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As of now, there are quite a few welding processes and types of welding. Understanding the differences between these welding processes is crucial if you want to choose the correct one for you.
Some of them are very rudimentary, but some of them are very advanced. These welding techniques differ from relatively simple, to extremely complicated, so it's important you decide which type is right for you.
However, for somebody working in a chop shop or looking to so some welding at home, there are four standard welding processes you need to know about: TIG, MIG, Stick and Arc Welding.
If you’re a beginner and looking to learn the basics, you’ve come to the right place.
Our little guide will take you through all the welding processes including the four major of the welding types. We'll even go over mig vs tig welding.
So, without further ado, let’s get going!
These are the main 4 types of welding techniques. Keep reading below for more info regarding the welding processes and detailed information about each welding type.
Gas Metal Arc Welding (GMAW), most commonly known as MIG welding , is the process of continuously feeding a line of electrodes through a specialized “gun”.
In the gas metal arc welding process the electrode forms an arc with the base metal you’re trying to weld and then melts, fusing the material together.
The entire MIG welding processes uses a protective gas bubble that protects the weld from the ambient air and the components within it.
It should also be said that, because a wire is being fed to the material, the pieces being welded together aren’t actually being fused, which provides you with the opportunity to weld different kinds of metals together.
Naturally, because the MIG welder uses a “consumable” you will have to replace the electrode after some time. Also, the gas that forms the protective bubble needs to be replaced occasionally too.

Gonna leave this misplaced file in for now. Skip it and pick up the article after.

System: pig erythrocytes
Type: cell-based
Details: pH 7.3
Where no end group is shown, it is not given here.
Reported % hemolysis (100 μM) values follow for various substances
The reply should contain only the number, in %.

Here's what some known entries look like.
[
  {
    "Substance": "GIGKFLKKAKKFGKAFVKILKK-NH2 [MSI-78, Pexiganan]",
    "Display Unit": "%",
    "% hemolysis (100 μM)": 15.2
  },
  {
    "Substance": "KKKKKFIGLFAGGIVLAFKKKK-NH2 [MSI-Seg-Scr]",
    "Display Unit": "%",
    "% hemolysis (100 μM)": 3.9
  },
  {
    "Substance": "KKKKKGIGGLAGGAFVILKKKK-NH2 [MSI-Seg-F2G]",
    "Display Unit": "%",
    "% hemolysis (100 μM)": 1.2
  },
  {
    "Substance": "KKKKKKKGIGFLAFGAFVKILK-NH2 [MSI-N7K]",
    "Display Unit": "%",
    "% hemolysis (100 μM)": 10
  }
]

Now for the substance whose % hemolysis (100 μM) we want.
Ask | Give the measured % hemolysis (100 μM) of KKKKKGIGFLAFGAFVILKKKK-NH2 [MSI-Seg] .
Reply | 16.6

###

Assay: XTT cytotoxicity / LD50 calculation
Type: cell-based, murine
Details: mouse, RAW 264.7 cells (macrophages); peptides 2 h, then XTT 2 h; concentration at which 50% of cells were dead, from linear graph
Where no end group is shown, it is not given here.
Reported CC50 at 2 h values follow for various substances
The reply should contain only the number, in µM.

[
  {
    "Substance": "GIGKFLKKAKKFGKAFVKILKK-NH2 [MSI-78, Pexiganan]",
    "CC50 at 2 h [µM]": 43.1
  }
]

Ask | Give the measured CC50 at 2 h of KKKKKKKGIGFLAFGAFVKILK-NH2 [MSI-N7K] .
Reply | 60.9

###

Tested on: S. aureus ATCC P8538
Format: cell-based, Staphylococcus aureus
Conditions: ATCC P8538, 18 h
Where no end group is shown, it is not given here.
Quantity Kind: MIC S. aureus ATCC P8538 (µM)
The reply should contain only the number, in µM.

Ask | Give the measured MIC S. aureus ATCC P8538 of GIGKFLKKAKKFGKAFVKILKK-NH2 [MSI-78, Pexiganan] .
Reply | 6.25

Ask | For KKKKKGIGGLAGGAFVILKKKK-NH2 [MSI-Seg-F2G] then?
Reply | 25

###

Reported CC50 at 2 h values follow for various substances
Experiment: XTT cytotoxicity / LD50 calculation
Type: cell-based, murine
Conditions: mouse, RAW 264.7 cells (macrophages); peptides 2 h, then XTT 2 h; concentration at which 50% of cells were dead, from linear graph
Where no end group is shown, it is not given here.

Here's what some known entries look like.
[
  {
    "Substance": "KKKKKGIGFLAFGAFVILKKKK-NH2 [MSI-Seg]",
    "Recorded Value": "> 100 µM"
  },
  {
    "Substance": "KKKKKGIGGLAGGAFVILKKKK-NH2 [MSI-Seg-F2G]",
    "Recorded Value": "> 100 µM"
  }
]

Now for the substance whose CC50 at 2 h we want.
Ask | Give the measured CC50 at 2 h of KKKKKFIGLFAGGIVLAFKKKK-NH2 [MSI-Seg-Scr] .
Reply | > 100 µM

So, what do you use the gas metal arc welding type of welding for?
It should be said that the MIG welding processes can be applied in various situations.
Quality machines have a wide power output range and a gauge that will let you adjust the power, allowing you to approach softer material without fear of burning through it.
At the same time they’re still powerful enough to weld thick steel pipes and provide a strong connection.
TIG welding is one of the more popular types of welding processes.
TIG, Heliarc or GTAW (Gas Tungsten Arc Welding) is a welding process where a non-consumable tungsten electrode is used to heat up the material and melt it, creating a weld puddle.
Unlike GMAW, gas tungsten arc welding is produced from a single metal type, because there is no filler metal used for the weld. These Welding processes have highly evolved in recent years giving it more everday uses and making it easier for the avarage person.
However, you can add another rod to provide a filler material for you, so that the welding process can be applied to more materials or different metals at once.
Just like GMAW, these welding processes requires a gas bubble to protect the weld from contaminants. The gases used with TIG are usually helium or argon, whereas you would use carbon dioxide for MIG.
Because there is no feeding involved, there is no need to replace the electrode, only refill the gas tank. That is a big advantage for gas tungsten arc welding.
Similar to other types of welding processes, GTAW (or gas tungsten arc welding) can be applied to many materials.
However, the thickness range of this welding type is more limited.